For most management courses, International students are required to take GMAT (Graduate Management Admission Test). Most Australian Universities do not require the GRE for admission to post graduate courses. However it is advisable to enclose a copy of your score sheet if you have done well in the test.
A number of professional and vocational courses require relevant work experience. For instance, many MBAs or master’s courses in information studies require at least a couple of years’ work experience
Living In Australia
Students from all over the world come to Australia to take advantage of the world-class education and enjoy friendly hospitality and cultural diversity. Australia has low crime rates and strict laws providing a safe environment in which to learn and travel. With one of the highest standards of living in the world, Australia offers modern transport systems, convenient telecommunications, cosmopolitan shopping complexes and excellent health services.
With one of the highest standards of living in the world, Australia offers modern transport systems. Australia has an extensive public transport system that includes trains, buses, tramways, ferries, two major national airlines and a number of regional airlines. Metropolitan areas are divided into zones and your ticket type and cost depends on which zone you are going to travel in and for how long. Tickets can be bought at train stations, on buses and trams and at news agencies. Metered taxicabs operate in all major cities and towns. You will find taxi ranks at transport terminals, main hotels or shopping centres or you can hail taxis in the street.
Australia’s major centres and capital cities have world-class shopping facilities. The general shopping hours are 9:00 am to 5:00pm (7 days a week). Late night shopping until 9 pm (Thursday and Friday). Some supermarkets are open 24 hours a day, throughout the week.
Australia has a fantastic variety of food. The best quality meat, fish, fruits and vegetables are exported to markets all around the globe. There is a large range of fruit and vegetables available at Australian produce markets. You should have no difficulty in finding the foods that you are used to at home. You can sample almost every type of cuisine available throughout the world in Australia. There are elegant restaurants or typical Aussie pubs. Ethnic restaurants offer cuisines from all around the world. Good food at reasonable prices can be found at bistros or cafes. Moreover, for those who like takeaway, most of the major global fast food chains are well represented.
Australia has a modern telephone system. Public telephones are available at all Post Offices, shopping centres and are often situated on street corners. Public pay phones accept a variety of coins and Phonecards. Phonecards are pre-paid for use in public pay phones and can be bought at a large number of retail outlets in denominations of $A5, $A10, $A20 and $A50. Credit phones take most major credit cards such as American Express, Visa, Mastercard and Diners International and can be found at international and domestic airports, central city locations and hotels.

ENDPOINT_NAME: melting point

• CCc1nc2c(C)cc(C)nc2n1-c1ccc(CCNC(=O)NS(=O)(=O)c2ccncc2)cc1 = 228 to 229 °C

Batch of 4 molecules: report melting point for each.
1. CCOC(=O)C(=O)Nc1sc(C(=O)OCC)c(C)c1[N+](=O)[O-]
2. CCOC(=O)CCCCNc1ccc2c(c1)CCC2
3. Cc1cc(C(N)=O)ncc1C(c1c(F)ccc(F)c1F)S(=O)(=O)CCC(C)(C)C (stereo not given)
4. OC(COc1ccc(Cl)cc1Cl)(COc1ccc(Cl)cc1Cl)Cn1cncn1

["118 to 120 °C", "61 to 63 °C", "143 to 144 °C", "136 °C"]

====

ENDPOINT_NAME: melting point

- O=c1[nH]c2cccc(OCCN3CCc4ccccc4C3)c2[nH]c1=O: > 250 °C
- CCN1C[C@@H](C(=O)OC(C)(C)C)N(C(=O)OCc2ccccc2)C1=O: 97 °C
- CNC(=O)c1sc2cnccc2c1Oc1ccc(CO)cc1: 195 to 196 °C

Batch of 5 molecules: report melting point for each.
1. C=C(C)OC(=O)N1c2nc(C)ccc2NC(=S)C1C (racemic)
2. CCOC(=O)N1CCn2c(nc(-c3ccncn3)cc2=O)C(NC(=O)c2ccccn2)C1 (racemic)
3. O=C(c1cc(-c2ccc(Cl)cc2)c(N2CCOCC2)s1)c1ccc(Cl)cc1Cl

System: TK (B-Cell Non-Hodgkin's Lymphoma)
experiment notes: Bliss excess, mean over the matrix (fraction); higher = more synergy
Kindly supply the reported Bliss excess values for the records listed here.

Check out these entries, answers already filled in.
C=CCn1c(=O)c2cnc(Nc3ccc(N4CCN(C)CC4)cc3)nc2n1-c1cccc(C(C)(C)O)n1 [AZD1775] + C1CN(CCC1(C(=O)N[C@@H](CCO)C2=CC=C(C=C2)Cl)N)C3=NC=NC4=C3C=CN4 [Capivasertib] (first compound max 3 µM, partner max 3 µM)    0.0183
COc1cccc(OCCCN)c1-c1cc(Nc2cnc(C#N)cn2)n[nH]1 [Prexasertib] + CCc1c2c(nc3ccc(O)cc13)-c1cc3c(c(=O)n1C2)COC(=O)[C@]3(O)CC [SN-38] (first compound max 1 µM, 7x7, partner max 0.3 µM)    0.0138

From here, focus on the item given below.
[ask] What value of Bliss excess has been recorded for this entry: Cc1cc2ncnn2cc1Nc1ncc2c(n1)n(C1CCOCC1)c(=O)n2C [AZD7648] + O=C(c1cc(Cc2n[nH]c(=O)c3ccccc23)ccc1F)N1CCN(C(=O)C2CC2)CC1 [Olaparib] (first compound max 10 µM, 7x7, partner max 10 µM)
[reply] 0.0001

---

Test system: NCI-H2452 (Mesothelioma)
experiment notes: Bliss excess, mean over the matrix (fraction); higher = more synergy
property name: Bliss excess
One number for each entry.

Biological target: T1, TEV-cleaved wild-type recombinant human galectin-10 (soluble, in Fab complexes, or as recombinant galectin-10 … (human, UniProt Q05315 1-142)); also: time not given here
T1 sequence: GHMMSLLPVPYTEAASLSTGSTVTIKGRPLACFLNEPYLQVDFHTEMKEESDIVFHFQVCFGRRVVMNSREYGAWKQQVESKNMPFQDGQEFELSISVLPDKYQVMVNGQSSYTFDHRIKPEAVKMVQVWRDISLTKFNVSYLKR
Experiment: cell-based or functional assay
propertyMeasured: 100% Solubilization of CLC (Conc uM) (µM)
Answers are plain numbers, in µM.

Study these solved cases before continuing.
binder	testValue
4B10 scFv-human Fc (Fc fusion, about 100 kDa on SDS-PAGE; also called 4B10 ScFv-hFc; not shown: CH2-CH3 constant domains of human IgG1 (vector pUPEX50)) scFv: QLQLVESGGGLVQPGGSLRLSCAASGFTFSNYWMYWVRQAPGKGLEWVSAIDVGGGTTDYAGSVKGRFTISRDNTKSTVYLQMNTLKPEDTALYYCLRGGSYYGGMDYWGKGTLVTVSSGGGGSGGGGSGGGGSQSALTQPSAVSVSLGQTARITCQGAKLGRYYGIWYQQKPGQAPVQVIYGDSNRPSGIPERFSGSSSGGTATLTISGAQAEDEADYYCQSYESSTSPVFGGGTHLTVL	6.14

Sports and Recreation
Australians are very keen on sport and outdoor activities and have gained a worldwide reputation, both as individuals and as teams. Australia has more than 120 national sporting organisations and thousands of state, regional and club bodies. It is estimated that 6.5 million people, about a third of the population, are registered sports participants. While there are over 120 sporting organisations, Australians also take part in bushwalking, fishing, boating and water sports.
During semester breaks, you may like to venture beyond the capital cities to experience more of Australia’s spectacular natural environment and great physical beauty-national parks, The Great Barrier Reef, Kakadu, Uluru and the Tasmanian Wilderness.
Australian contemporary arts reflect the world’s oldest continuous cultural traditions and a diverse, multicultural society. Australia’s visual and performing arts communities receive international acclaim for their vibrancy, originality and cutting-edge work in the arts, literature, stage and cinema, dance, classical music and contemporary Australian rock music.
|1||University of the Sunshine Coast (USC)||Sunshine Coast|
|2||ATMC @ CHARLES DARWIN UNIVERSITY||Melbourne|
|3||ATMC @ FEDERATION UNIVERSITY AUSTRALIA||Melbourne & Sydney|
|4||ATMC @ UNIVERSITY OF THE SUNSHINE COAST||Melbourne & Sydney|
|5||Cambridge International College||Melbourne|
|6||Gold Coast International College||Gold Coast|
|7||Milcom Communications Pty Ltd.||Melbourne, Sydney, Perth, Brisbane|
|8||Oceania Polytechnic Institute of Education||Melbourne|
|9||Perth College of Beauty Therapy||Perth|
|10||St. Peter Institute||Melbourne|
|12||Unity School of Education||Gold Coast|
|13||Western Institute of Technology||Melbourne|
|15||Australian College of Applied Pshychology||Sydney, Brisbane and Melbourne|
|16||Curtin College @ Curtin University||Perth|
|17||Eynesbury (Under SVP)||Adelaide|
|18||La Trobe Melbourne @ La Trobe University||Melbourne|
|19||La Trobe University, Sydney||Sydney|
|20||Deakin College @ Deakin University||(Victoria : Burwood and Geelong|
|21||Newcastle International College @ University of Newcastle||(Newcastle- Sydney )|
|22||Edith Cowan College @ ECU||(Perth: Mount Lawley and Joondalup)|
|23||Griffith College @ GU||Brisbane|
|24||South Australian Institute of Business & Technology (SAIBT) @ UNISA||Adelaide|
|25||Western Sydney University Sydney City Campus||Sydney|
|26||SIBT @ Western Sydney University||Sydney|
|27||UC College @ Universitu of Canberra||Canberra|
|28||Western Sydney University International College||Sydney|